Performing regular backups is an essential part of even the smallest database project. Fortunately MySQL makes this very easy by offering several backup solutions.
If your tables use the MyISAM storage engine, you can backup the database simply by copying the files used to store the tables and data. To do so, you’ll need to first execute the LOCK TABLES command (only a read lock is required), followed by FLUSH TABLES. Once executed, copy the files, and when the copy is complete, execute UNLOCK TABLES.
Creating Delimited Backups
To backup the table data in delimited format, use the SELECT INTO OUTFILE command. For instance to backup the authors table used in previous examples, execute:
mysql>SELECT * INTO OUTFILE 'authors090308.sql' FROM authors;
The mysqldump client is convenient because it supports creating backups of all databases using any MySQL storage engine, not to mention that it automatically takes care of important details such as locking the tables during the backup.
The mysqldump client supports an enormous number of options, and it’s recommended you take some time to review them in the MySQL manual, however this section will give you enough to at least remind you of what’s required to perform a variety of different backups.
Backing Up a Specific Database
To backup a single database, just pass the database name to the mysqldump client, piping the output to a text file:
%>mysqldump [options] database_name > backup0903.sql
Of course, you’ll require proper permissions to execute mysqldump in conjunction with a specific database (namely the SELECT and LOCK privileges), therefore you’ll typically also need to pass along your username and password. In this case, this command typically looks similar to:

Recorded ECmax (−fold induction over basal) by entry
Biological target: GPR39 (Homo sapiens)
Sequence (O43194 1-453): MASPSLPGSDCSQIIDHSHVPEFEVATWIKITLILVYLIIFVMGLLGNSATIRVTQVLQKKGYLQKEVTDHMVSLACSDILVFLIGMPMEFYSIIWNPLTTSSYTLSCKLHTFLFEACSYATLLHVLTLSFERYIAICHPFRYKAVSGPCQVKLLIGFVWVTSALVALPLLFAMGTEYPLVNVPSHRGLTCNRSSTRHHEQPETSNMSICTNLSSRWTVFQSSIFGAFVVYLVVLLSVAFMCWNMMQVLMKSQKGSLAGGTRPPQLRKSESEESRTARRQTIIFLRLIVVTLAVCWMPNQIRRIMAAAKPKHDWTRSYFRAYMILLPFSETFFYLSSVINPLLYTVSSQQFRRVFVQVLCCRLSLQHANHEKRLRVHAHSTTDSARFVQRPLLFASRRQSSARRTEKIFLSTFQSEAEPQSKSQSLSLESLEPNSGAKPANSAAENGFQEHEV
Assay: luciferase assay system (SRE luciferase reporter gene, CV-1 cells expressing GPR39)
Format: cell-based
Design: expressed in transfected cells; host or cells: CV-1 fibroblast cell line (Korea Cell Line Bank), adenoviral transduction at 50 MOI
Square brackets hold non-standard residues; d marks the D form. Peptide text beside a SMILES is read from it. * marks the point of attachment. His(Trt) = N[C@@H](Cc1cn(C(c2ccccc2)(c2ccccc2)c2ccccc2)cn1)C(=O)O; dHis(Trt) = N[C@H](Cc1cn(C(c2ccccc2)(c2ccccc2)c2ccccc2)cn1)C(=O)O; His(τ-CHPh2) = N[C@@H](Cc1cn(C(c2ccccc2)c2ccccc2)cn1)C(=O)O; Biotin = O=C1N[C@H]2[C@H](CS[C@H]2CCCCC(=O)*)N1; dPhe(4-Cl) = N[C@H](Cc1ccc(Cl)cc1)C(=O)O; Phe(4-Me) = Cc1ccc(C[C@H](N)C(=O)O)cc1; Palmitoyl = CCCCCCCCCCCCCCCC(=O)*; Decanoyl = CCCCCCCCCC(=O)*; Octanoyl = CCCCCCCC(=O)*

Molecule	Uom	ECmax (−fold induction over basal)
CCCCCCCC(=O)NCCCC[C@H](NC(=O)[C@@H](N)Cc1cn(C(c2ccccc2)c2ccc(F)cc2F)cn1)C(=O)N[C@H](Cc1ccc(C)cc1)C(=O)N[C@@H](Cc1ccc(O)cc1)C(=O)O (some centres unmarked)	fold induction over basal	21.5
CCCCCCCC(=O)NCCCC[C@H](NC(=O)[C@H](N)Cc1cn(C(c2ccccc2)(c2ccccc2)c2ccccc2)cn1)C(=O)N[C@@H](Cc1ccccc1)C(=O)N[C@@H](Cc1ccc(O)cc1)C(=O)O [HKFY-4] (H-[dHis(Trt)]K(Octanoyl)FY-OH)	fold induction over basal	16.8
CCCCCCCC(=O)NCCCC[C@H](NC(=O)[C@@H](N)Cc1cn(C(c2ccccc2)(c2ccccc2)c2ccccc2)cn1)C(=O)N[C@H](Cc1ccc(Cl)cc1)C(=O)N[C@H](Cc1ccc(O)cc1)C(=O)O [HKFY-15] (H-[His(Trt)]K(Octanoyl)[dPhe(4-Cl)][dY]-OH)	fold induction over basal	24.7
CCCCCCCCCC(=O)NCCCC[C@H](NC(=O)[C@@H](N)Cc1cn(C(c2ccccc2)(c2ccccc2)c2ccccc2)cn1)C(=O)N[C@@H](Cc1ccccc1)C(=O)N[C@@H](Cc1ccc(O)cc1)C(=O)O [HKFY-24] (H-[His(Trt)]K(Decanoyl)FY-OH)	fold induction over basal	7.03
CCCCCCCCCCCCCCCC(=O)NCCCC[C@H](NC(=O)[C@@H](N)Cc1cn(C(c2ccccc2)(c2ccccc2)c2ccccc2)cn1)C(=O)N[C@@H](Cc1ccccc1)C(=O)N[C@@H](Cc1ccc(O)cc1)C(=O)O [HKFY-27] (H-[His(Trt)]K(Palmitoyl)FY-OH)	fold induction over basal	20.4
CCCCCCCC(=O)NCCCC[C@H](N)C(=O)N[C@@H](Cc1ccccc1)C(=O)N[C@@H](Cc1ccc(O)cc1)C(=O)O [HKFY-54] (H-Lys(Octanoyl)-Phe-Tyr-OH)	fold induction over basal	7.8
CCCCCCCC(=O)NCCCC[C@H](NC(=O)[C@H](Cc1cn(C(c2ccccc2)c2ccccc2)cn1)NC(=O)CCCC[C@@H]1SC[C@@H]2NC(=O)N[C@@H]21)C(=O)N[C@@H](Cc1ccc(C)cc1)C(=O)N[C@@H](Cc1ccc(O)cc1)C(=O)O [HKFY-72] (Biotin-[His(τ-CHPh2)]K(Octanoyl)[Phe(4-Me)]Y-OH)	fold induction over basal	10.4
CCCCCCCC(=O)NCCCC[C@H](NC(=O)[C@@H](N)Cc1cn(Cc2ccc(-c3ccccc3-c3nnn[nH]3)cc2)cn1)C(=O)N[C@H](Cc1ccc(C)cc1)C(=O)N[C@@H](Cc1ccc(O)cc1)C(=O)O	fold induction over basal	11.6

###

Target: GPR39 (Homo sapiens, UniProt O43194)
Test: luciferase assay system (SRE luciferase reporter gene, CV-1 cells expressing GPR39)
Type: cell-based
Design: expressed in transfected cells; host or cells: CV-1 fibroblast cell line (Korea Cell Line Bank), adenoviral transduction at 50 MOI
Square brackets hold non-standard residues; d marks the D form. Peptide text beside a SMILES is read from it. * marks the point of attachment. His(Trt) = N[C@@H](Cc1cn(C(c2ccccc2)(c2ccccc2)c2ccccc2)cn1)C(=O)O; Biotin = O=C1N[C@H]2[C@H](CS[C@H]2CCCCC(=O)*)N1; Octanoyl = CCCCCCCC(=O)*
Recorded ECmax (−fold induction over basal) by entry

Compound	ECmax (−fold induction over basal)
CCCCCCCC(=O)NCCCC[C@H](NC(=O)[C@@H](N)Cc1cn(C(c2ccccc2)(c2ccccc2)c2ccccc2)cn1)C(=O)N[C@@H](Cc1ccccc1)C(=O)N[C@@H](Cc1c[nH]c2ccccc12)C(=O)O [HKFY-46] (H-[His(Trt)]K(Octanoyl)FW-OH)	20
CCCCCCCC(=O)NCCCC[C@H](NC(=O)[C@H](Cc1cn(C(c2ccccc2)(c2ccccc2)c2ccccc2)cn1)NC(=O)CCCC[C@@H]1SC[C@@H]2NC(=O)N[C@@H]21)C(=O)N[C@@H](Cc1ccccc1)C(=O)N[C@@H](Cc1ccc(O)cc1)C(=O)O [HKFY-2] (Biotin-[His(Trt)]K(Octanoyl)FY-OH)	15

%>mysqldump -u root -p database_name > backup0903.sql
Backing Up Specific Tables
To backup specific tables, you’ll need to identify the database, followed by each specific table name you’d like to backup:
%>mysqldump [options] database_name table_name [table_
name2...] > backupfile.sql
Backing Up All Databases
To backup all databases, pass the --all-databases option:
%>mysqldump [options] --all-databases > backupfile.sql
If all of your backup tables use the MyISAM storage engine, and you’re able to log into the server where the tables are stored, the mysqlhotcopy might be the ideal solution due to its speed advantages.
To backup the dzone database to a directory located at /home/jason/backups using mysqlhotcopy, execute:
%>mysqlhotcopy -u root -p dzone /home/jason/backups
To copy multiple databases, just string each database name together:
%>mysqlhotcopy -u root -p dzone wjgilmore /home/jason/backups
Like mysqldump, mysqlhotcopy offers an enormous number of options, so be sure to review the MySQL manual (http://dev. mysql.com/doc/) to learn all that’s available.
MySQL’s replication features make it possible to maintain a consistently synchronized version of the live database. Replication is out of the scope of this reference card, but be sure to visit the MySQL documentation (http://dev.mysql.com/doc/) if replication is more suitable to your needs.
Performing Backups, Continued
If you’re looking for a more robust backup solution, check out mylvmbackup (http://lenz.homelinux.org/mylvmbackup/), which when configured properly can typically perform a safe backup while your application is still running. Another great solution is Zmanda (http://www.zmanda.com/), which is available in both community and enterprise versions.